That is part of the reason why the Department of Education began the “My Child/My Student” campaign. 

 

The goal of this campaign, in its fifth year, is to encourage positive and productive communication between parents and teachers. Ongoing communication builds a support network that encourages student learning and success.

 

The campaign highlights a college and career readiness topic and student safety topic each month during the campaign, which begins in August and ends in May. Resources and links to helpful information for parents and teachers are posted at www.arkansased.gov and ADE's social media throughout the school year. The 2018-2019 Topics List is available and provides questions for parents and teachers to consider when communicating with each other.  

 

The topics for August include setting goals and school bus safety.

 

Parents and teachers are encouraged to discuss answers to the following:

 

·      What goals should my child/my student set for this school year?

·      What resources are available to help my child/my student if he/she is struggling to reach goals? 

·      How will progress be measured, communicated and celebrated?

·      What school bus safety tips should I share with my child/my student?

 

Recommended topics for September include Reading Initiative for Student Excellence (RISE) and Mental Health Awareness.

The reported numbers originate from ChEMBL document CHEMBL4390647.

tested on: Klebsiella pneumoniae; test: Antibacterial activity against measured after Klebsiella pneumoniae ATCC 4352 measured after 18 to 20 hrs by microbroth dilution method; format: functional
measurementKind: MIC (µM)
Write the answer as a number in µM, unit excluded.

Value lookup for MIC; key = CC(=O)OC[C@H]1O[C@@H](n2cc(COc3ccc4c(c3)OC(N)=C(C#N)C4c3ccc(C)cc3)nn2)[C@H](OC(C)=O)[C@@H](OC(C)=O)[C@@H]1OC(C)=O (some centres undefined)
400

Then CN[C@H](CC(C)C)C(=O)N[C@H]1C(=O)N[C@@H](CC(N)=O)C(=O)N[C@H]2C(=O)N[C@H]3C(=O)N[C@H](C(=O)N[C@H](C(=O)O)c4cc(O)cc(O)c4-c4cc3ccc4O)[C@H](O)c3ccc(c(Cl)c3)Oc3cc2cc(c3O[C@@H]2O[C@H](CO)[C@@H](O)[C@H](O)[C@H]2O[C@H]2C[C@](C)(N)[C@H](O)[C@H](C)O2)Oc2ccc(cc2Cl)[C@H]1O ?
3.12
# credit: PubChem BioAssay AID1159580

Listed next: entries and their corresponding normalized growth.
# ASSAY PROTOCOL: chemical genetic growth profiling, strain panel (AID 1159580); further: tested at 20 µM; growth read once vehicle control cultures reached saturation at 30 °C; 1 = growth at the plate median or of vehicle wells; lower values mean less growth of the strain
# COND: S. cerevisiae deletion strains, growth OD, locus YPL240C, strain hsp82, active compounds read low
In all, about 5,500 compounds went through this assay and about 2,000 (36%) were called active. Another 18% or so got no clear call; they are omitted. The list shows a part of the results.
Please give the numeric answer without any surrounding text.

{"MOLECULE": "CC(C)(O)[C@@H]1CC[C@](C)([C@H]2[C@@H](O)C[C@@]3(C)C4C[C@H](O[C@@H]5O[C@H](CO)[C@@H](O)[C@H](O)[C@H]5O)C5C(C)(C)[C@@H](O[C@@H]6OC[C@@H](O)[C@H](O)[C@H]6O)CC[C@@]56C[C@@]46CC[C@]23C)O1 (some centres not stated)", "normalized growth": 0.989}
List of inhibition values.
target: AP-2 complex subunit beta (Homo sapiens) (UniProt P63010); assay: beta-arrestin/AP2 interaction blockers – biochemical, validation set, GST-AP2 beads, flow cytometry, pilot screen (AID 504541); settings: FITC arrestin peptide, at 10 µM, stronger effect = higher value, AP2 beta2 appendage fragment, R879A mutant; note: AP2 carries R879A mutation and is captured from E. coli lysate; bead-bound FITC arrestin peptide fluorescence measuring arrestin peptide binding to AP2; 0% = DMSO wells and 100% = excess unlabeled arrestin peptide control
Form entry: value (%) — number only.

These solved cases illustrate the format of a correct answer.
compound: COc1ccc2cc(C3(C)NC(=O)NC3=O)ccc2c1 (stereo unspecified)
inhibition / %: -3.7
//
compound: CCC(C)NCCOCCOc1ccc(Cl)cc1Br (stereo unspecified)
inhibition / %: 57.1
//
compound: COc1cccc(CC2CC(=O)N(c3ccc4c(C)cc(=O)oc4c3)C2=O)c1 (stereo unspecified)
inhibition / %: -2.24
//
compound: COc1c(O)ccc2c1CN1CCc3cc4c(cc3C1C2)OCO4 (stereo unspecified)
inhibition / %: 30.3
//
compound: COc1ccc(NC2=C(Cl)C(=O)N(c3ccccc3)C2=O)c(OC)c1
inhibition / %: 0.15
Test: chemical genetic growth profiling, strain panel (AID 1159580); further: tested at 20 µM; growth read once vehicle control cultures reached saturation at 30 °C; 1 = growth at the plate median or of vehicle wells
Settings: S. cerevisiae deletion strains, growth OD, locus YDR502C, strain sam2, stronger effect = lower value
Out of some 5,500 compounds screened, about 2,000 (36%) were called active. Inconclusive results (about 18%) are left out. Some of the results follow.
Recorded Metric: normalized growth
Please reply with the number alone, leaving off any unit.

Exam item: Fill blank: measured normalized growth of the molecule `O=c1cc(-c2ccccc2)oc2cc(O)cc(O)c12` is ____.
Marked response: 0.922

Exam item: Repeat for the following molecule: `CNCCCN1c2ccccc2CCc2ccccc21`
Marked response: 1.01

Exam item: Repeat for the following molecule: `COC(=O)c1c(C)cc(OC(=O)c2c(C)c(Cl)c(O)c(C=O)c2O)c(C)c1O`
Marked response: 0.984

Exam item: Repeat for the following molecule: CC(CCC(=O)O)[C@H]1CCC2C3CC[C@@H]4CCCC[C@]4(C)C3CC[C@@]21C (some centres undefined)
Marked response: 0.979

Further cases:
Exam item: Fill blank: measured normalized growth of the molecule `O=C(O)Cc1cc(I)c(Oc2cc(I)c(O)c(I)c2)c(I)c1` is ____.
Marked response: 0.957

Research is clear: grades and attendance are directly impacted by a parent’s involvement. We encourage parents to take advantage of the resources available from ADE to help make guide your participation.

 

8-17-18 5:50 p.m. kawx.org 

 

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State Capitol Week in Review From Senator Larry Teague

State Capitol Week in Review From Senator Larry Teague

August 17, 2018

 

LITTLE ROCK – Last year the Arkansas Economic Development Commission agreed to offer financial incentives for 133 new projects.

 

They will create an estimated 3,460 jobs with average salaries of $21.81 an hour. The companies that received financial incentives from the state will invest about $3.184 billion in Arkansas.

 

Legislation approved in 2001 requires the AEDC to submit regular reports to lawmakers detailing the effectiveness of the numerous tax incentives and financial assistance programs that state government uses to recruit industry. Also, the AEDC reports on the economic climate in Arkansas compared to neighboring states.